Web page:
Heard It Through The Grapevine: The Power of Word Of Mouth

Word of mouth is your most valuable marketing tool, which is good news and bad news.  The good news is that it works so well because it’s authentic.  The bad news is, you can’t fake it.

If you’ve got an email or postal list of people who like your product enough to sign up, you have a massively valuable tool.  So when someone buys in person, on the phone or online, ask them if they would like to join. Encourage them with an offer, something that will appeal to those genuinely interested in what you have to offer.   In other words, don’t offer an M&S voucher or everyone will sign up.  Offer a ticket discount voucher or a free programme.  Actually most people will sign just to be better informed, so offer a regular newsletter. At Your Life Your Style, we have forms by the till and a box on each page of our website, and we promise special offers and exclusive information.

So how do you turn your email or mailing list into word-of-mouth?  People love to share good things with their friends because it gives them kudos. So, when you email them, encourage them to forward it to a friend.

Given the value of a mailing list, it’s astonishing how little care some people take with it.  Please, don’t send unsolicited emails- it is actually illegal to send emails to someone who hasn’t opted in to your list, unless they are a customer.  You should take advantage of a ticket sale acknowledgement email to sell future shows and of course your email list but pestering people with emails or postal mail is not the way to win friends.  It’s also good business practice because you get reported as a spammer if you don’t.  For the same reason, make it easy to unsubscribe.

Always send your emails from the web address you say it is.  You may only be trying to be helpful because the address you are sending from is a bit obscure but, since this is what people trying to steal your bank details do, you are likely to be identified as a spammer.  Spam filters will also pick up on certain words like ‘free’ and ‘discount’ because they sound like sales letters.   Once you are identified as a spammer (and apparently it takes very few bad reports), you may find yourself banned by your Internet Service Supplier.  And that’s completely for all emails.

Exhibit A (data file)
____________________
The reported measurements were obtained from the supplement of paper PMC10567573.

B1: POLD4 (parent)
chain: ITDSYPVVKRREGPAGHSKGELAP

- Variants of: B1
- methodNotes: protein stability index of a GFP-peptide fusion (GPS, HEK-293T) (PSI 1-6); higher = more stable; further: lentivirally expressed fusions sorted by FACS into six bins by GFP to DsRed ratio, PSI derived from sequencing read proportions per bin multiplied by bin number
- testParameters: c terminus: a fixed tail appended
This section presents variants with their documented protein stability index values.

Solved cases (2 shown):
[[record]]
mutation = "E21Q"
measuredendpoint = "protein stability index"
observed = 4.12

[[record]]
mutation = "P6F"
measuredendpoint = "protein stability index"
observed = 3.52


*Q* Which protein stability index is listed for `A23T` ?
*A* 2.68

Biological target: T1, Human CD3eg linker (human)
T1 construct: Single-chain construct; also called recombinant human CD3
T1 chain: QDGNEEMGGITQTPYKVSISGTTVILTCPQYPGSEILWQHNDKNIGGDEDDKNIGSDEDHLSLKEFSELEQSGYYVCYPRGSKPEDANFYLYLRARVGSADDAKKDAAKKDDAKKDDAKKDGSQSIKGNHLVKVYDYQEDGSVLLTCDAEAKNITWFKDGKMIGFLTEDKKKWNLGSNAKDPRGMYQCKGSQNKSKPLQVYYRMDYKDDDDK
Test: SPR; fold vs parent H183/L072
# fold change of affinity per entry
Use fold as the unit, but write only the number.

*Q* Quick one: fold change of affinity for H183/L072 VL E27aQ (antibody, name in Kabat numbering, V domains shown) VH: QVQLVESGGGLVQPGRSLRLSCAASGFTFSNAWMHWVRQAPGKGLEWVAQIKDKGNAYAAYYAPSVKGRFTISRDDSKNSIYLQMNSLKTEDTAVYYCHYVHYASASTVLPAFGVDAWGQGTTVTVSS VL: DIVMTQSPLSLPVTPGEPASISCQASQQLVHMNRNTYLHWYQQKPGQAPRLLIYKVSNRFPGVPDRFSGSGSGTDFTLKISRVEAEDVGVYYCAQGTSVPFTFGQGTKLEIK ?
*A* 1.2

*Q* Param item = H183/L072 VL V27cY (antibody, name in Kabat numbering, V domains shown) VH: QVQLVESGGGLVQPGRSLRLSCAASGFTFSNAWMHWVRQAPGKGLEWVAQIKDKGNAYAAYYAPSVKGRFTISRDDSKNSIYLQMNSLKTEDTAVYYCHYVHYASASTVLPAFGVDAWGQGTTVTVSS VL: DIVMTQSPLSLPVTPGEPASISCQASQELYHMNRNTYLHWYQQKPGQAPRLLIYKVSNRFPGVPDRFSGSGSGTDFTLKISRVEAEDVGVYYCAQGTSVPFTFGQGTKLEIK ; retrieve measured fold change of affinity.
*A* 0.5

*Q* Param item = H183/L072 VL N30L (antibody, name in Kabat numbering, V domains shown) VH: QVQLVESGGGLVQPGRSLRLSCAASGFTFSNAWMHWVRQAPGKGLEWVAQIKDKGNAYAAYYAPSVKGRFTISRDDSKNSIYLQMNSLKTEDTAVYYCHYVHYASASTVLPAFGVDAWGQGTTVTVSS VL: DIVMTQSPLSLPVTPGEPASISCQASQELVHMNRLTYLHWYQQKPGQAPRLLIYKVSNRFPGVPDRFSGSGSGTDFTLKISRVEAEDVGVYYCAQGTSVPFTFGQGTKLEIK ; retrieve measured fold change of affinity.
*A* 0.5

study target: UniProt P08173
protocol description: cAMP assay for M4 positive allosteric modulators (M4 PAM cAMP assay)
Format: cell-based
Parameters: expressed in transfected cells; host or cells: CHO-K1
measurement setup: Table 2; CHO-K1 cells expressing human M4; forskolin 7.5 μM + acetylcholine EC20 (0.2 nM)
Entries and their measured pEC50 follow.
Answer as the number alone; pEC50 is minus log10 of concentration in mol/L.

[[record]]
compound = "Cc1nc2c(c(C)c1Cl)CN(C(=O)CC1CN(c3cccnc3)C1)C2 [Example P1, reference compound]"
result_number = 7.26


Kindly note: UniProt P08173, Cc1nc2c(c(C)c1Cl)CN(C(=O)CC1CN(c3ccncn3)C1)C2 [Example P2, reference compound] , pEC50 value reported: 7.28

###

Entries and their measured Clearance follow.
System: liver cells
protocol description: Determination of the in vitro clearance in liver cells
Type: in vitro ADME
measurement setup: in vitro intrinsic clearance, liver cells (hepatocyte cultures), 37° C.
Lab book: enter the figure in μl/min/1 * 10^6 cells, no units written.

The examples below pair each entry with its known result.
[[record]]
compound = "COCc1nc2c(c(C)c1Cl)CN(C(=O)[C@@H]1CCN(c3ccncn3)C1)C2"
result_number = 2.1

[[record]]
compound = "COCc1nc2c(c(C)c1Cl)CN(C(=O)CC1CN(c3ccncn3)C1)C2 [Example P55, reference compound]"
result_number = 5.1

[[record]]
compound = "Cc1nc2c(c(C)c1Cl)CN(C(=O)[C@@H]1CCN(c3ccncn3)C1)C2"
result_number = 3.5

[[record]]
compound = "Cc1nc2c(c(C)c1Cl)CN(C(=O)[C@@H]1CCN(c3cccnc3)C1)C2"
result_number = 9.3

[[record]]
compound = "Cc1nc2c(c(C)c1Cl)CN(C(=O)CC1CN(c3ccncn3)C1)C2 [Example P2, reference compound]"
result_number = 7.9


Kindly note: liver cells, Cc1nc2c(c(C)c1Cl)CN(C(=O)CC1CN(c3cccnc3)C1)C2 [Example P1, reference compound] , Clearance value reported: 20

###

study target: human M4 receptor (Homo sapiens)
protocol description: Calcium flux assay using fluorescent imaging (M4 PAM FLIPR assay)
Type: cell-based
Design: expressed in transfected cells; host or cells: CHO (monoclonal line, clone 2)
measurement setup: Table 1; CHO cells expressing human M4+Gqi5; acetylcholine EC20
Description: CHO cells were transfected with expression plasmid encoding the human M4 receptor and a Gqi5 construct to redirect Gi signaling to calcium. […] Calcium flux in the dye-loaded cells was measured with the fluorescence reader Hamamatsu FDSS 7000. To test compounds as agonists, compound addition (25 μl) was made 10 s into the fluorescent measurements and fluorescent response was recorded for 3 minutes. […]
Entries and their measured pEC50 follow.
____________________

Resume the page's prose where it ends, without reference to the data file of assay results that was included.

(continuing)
The internet is another great way to generate word-of-mouth. In fact the main reason people belong to social networks is for word of mouth. So set up Twitter and Facebook accounts and encourage your customers/supporters to follow you. If you post interesting information or offers, your followers will pass them on. Give visitors to your website the opportunity to send the page or a link to the page.  Encourage comments and conversations on your website.  Track comments being made elsewhere on the web and join in conversations about your product. However, you must be upfront about who you are – pretending to be a disinterested person can be very damaging, as a top Hollywood production company found out!

‘Bring A Friend’, as in letting your loyal customers give discount vouchers to their friends, works well because sending a gift really impresses

Samples are an excellent way of kick starting word-of-mouth.  You know how you can go to your local supermarket on a Saturday morning and stuff enough free samples down your throat to see you through to supper?  People taste the product and quite a few not only buy it again but tell their friends and family that they were given something nice at the supermarket.  How can we apply that to seeing a theatre show?  My own experience is that CDs and even DVDs don’t really make an impression.  Giving away tickets for the whole event somehow defeats the object.  Fortunately, we already have a tried and tested solution.  Put a lesser known artist on as a support or get a sample of a stage show or act into an awards ceremony, charity fundraiser or festival.

Or… a personal appearance.  An interview accompanied by a photo or a recorded extract from a show is an ideal way to enthuse a potential attender into a ticket buyer.  Having said that, there are a number of bricks that must be in place.  The interviewee must make the show sound like it’s worth seeing.  Enthusiasm, amusing anecdotes, clear description of the show are all de rigeur.  I’ve been surprised how often a performer is unprepared to perform in an interview or else is so scripted they persuade no-one.  Go through likely questions and have snappy answers.  The interviewee must know what needs to be said and make sure they say it.  Ditto you must have top quality production shots, video or sound recordings available.

Feel free to pass this advice on.

Author: Paul Lewis

After a short stint as a journalist, I have spent most of my working life in marketing and retailing. I love theatre and have been lucky enough to work in theatre marketing for many years. I provide small businesses and arts organisations with holistic marketing at an economic price through my company Seven Experience Ltd

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